Between these derivations of title, in law there is an essential variation, but not in equity. The equitable interests of the parties may be the same under both deeds. In the first bill, the complainants state that although the title was acquired and is held by Holmes from Short, yet by contracts with said Holmes, the estate is their joint property, and that Holmes held it for their use; such an alteration in this bill as to state the deed to have been made by Short to the complainants instead of to Holmes does not change the complainants' equity, and cannot be
considered as the institution of a new suit. The case is, however, different so far as it respects the interest of the complainants under the decree against the heirs of Breckenridge. A conveyance from them to the complainants of a part of the land conveyed by Short to their ancestor was decreed on the ground that the consideration had in part failed. Breckenridge died before the services he agreed to render were fully performed. In the deed to him there was no reservation or condition. It was only by the aid of a court of chancery that the right of the complainants would be established and enforced against a part of the land. Until the decree which cancelled the deed was pronounced, the complainants possessed no claim in law or equity to the land in question which could be rendered effective against the claim of the defendants. To the decree, therefore, must the complainants look for the origin of their claim to the land. This decree was obtained in November, 1822, and for the first time a claim is set up under it in the amended bill.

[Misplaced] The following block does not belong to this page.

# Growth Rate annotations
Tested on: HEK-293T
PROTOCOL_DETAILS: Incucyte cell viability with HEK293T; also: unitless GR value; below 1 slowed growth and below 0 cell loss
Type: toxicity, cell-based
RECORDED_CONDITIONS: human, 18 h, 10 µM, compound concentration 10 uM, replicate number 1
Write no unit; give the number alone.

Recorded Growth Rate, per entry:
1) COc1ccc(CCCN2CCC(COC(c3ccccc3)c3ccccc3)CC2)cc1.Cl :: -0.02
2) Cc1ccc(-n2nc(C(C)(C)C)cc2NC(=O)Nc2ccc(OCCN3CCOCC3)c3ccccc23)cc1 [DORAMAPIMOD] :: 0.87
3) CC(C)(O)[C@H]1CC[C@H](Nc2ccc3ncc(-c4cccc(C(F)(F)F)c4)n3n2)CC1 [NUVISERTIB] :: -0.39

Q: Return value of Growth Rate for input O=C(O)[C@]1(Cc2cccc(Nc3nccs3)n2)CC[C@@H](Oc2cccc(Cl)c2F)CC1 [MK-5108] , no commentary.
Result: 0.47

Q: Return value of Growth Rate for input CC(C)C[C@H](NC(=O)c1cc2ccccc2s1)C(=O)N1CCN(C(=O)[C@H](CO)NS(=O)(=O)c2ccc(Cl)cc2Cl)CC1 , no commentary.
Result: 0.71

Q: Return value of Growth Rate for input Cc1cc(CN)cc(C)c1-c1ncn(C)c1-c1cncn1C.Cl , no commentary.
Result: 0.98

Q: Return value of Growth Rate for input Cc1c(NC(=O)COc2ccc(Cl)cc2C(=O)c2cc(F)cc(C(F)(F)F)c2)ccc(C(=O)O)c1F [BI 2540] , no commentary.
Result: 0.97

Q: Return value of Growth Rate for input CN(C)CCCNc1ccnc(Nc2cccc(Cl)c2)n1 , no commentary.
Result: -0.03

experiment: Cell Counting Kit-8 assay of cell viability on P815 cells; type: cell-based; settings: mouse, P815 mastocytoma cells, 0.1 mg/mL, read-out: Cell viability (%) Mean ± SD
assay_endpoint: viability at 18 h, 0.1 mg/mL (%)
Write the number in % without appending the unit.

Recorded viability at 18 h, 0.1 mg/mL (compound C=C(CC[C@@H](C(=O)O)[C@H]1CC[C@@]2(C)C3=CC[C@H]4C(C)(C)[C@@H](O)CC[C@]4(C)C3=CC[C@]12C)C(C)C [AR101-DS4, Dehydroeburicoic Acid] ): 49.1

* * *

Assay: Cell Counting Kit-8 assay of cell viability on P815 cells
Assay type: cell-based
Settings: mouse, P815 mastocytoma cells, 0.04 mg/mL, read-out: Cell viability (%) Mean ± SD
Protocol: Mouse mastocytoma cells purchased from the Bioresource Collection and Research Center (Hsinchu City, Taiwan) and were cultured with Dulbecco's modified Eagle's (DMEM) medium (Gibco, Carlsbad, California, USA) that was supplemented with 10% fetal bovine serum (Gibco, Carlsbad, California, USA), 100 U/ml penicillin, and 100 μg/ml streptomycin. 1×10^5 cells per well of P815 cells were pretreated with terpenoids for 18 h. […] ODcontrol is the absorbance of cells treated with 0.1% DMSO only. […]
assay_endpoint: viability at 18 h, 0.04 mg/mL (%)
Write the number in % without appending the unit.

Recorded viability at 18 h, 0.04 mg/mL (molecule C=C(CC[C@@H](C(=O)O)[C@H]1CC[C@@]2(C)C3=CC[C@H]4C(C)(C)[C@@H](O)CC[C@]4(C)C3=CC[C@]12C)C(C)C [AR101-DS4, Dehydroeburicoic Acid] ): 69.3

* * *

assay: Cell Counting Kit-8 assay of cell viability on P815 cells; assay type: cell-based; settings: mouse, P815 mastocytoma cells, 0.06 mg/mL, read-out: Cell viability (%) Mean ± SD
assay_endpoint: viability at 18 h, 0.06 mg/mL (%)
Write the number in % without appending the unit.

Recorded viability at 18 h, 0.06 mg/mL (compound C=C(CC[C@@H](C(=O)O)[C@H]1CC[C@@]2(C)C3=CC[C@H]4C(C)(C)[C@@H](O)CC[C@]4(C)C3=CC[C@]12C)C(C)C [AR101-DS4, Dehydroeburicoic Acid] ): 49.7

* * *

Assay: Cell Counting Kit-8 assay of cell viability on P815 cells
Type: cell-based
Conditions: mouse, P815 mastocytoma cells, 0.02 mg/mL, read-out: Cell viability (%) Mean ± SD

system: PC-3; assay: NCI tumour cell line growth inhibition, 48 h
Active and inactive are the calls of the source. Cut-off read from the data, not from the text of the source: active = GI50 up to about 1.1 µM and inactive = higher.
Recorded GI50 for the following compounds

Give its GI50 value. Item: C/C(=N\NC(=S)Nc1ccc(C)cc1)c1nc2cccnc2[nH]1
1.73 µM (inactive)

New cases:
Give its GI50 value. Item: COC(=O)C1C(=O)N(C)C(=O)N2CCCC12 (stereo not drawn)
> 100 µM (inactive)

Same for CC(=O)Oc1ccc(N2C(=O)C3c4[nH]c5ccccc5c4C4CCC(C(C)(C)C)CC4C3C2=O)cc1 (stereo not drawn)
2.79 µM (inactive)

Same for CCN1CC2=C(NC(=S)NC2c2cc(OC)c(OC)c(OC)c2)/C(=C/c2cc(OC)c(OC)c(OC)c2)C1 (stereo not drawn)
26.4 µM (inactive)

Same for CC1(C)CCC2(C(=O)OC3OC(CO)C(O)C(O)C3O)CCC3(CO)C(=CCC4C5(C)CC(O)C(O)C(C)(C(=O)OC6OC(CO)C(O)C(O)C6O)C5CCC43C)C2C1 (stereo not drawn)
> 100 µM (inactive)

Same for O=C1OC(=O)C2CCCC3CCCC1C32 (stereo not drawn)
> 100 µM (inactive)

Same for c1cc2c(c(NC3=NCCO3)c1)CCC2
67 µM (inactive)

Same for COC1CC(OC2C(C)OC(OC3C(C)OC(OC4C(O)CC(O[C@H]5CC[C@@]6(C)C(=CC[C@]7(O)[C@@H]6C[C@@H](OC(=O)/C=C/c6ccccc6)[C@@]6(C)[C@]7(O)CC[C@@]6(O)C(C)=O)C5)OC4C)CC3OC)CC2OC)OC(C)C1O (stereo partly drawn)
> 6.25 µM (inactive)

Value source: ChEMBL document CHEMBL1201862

Under the agreement of the parties, this part of the bill must be considered as the substitution of a distinct right essentially different from any pretense of claim contained in the first bill, and consequently cannot be considered in a more favorable point of view, as to the statute of limitations, than the assertion of the same right in a bill filed at the present term. It will follow, therefore, that the title to the land conveyed to the complainants, under the decree against the heirs of Breckenridge, so far as it covers the land which has been occupied by the defendants and those under whom they claim adversely to the complainants for twenty years before the filing of the amended bill, in law and equity is vested in the defendants. The balance of the tract claimed by the defendants within the entry of Voss must be relinquished to the complainants, as they hold the prior equity. The interfering claims will limit Voss to the calls of his entry, but the surveys are not protracted in such a manner as to enable the court satisfactorily to designate the boundaries of the parties as fixed by this decision. Unless, therefore, the parties, from their local knowledge of the land, shall be able to lay down the interferences, it may be necessary to direct a survey.